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# 3.3: Vectors and Arrays in M-File Environments

Difficulty Level: At Grade Created by: CK-12

One significant capability of environments accounts for much of their popularity among engineers: their ability to do vector and matrix computations. M-file environments can operate on the following types of values:

• Scalar - a scalar is a single value (i.e. a number).
• Vector - a vector is an ordered series of numbers.
• Matrix - a matrix is a rectangular array of numbers.
• String - variables may also contain strings of characters.

Note: The ability to do computations on vectors and matrices gives MATLAB its name (MATrix LABoratory).

## Vector Basics

There are several ways to create a vector of values. One is to enclose the values in square brackets. For example, the command

[9 7 5 3 1]


creates the vector of values 9, 7, 5, 3, and 1. This vector can be assigned to a variable

v


:

>> v = [9  7  5  3  1]

v =

9  7  5  3  1


A second way to create a vector of values is with the sequence notation

start:end


or

start:inc:end


.

For example,

1:10


creates the vector of integers from 1 to 10:

>> 1:10

ans =

1  2  3  4  5  6  7  8  9  10


The command

1:0.1:2


creates the vector

>> 1:0.1:2

ans =

1.0000 1.1000 1.2000 1.3000 1.4000 1.5000 1.6000 1.7000 1.8000 1.9000 2.0000


The command

10:-1:1


creates the vector

>> 10:-1:1

ans =

10  9  8  7  6  5  4  3  2  1


Vector elements are accessed using numbers in parentheses. For example if the vector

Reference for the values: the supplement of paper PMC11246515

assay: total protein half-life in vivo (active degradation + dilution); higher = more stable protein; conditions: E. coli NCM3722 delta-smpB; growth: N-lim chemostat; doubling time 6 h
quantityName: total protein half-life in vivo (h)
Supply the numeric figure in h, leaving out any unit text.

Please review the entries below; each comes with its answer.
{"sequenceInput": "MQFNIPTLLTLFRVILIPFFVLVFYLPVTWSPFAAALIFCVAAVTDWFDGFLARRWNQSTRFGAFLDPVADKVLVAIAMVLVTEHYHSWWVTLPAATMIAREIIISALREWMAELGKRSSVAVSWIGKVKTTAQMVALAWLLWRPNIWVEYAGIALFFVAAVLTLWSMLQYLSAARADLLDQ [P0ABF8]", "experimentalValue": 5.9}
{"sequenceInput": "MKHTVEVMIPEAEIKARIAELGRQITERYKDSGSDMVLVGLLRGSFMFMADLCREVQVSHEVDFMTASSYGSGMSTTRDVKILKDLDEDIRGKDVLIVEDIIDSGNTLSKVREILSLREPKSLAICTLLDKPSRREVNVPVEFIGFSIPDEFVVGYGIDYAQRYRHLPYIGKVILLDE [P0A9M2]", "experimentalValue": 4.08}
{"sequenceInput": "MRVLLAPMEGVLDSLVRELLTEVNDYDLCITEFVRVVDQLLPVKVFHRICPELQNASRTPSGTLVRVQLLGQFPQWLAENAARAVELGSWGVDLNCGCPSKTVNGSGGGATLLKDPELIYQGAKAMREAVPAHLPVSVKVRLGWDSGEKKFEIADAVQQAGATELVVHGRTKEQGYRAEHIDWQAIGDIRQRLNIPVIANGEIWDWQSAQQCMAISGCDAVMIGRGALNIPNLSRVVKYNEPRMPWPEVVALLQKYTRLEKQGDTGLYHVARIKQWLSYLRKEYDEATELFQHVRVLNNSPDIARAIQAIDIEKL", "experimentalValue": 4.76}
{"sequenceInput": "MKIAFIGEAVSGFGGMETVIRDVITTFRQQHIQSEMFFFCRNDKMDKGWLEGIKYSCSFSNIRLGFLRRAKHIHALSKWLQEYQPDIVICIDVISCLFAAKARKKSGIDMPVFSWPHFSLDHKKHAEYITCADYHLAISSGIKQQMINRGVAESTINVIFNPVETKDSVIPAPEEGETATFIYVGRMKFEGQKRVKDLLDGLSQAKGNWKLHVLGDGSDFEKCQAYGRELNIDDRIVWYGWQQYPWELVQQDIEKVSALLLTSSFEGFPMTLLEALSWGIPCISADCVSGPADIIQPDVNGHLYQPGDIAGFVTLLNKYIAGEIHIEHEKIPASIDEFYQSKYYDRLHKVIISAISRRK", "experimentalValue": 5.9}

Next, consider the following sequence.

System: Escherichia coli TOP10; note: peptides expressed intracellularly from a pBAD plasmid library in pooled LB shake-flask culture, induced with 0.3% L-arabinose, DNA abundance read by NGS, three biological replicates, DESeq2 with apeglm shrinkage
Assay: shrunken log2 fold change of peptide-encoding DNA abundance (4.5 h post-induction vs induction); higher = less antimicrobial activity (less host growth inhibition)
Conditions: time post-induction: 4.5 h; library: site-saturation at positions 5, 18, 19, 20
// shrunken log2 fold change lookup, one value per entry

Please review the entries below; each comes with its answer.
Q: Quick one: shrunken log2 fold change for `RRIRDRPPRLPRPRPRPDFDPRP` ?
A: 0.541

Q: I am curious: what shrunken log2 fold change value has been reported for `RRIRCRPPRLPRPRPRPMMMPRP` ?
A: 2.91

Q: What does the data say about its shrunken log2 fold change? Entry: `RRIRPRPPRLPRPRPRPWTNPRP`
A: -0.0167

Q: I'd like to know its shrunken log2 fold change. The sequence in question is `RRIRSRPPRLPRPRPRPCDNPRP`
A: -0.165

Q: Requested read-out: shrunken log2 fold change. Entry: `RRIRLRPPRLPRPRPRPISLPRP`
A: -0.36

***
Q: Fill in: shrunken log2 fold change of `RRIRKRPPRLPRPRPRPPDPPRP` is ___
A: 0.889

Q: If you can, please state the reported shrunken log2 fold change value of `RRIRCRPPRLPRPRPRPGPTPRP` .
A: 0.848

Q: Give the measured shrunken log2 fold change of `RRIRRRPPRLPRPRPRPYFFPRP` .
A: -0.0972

v


is defined as

v = [9  7  5  3  1]


, the second element of

v


can be accessed as

>> v(2)

ans = 7


The fourth element of

v


can be changed as follows:

>> v(4) = 100

v =

9 7 5 100 1


## Element by Element Operations on Vectors

In addition to vector and matrix arithmetic, many operations can be performed on each element of the vector. The following examples use the vector

v = [9  7  5  3  1]


and

the scalar value

val


which is 5 in the examples.

v+val


val


to each element of

v


:

>> v+5

ans =

14  12  10  8  6


Subtraction: the command

v-val


subtracts

val


from each element of

v


:

>> v-5

ans =

4 2 0 -2 -4


Multiplication: the command

v*val


multiplies each element of

v


by

val


:

>> v*5

ans =

45 35 25 15 5


Division: the command

v/val


divides each element of

v


by

val


:

>> v/5

ans =

1.80000 1.40000 1.00000 0.60000 0.20000


The command

val./v


divides

val


by

each element of

v


:

>> 5./v

ans =

0.55556 0.71429 1.00000 1.66667 5.00000


Exponentiation: the command

v.^val


raises each element of

v


to the

val


th power:

>> v.^2

ans =

81 49 25 9 1


An excellent tutorial on how to use MATLAB's vector and array capabilities is at the Mathworks MATLAB tutorial page (http://www.mathworks.com/academia/student_center/tutorials/performing_calculations.html).

One useful method of accessing entire rows or entire columns of the matrix is not mentioned in the tutorial. Suppose that the matrix

A


is defined as

>>A=[1611162712173813184914195101520]\begin{align*}\begin{matrix} >> A = & [1 & 2 & 3 & 4 & 5\\ & 6 & 7 & 8 & 9 & 10\\ & 11 & 12 & 13 & 14 & 15\\ & 16 & 17 & 18 & 19 & 20] \end{matrix}\end{align*}

A=1611162712173813184914195101520\begin{align*}\begin{matrix} A = & 1 & 2 & 3 & 4 & 5\\ & 6 & 7 & 8 & 9 & 10\\ & 11 & 12 & 13 & 14 & 15\\ & 16 & 17 & 18 & 19 & 20 \end{matrix}\end{align*}

An entire row of

A


can be obtained by specifying a single ":" as the column index:

>> A(2,:)

ans =

6  7  8  9  10


Similarly, an entire column of

A


can be obtained by specifying a single ":" as the row index:

>> A(:,3)


ans=381318\begin{align*}\begin{matrix} \text{ans} =\\ &3\\ &8\\ &13\\ &18 \end{matrix}\end{align*}

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